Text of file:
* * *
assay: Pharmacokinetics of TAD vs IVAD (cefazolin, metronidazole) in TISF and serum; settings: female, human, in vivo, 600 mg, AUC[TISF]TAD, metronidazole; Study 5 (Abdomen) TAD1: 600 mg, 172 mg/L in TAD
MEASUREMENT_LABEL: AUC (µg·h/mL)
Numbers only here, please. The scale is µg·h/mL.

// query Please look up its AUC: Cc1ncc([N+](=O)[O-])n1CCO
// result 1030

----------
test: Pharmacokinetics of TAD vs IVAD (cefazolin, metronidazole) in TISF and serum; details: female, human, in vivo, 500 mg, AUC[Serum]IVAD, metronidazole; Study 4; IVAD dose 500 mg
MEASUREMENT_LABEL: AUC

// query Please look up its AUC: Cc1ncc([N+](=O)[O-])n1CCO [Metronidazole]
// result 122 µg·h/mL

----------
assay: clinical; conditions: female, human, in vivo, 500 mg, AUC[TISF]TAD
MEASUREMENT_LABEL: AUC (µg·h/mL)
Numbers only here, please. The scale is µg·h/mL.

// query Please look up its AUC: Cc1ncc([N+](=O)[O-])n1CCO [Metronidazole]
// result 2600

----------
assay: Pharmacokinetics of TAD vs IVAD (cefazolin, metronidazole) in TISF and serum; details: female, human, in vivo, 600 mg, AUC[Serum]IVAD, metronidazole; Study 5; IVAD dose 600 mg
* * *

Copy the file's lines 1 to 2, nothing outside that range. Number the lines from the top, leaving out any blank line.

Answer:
assay: Pharmacokinetics of TAD vs IVAD (cefazolin, metronidazole) in TISF and serum; settings: female, human, in vivo, 600 mg, AUC[TISF]TAD, metronidazole; Study 5 (Abdomen) TAD1: 600 mg, 172 mg/L in TAD
MEASUREMENT_LABEL: AUC (µg·h/mL)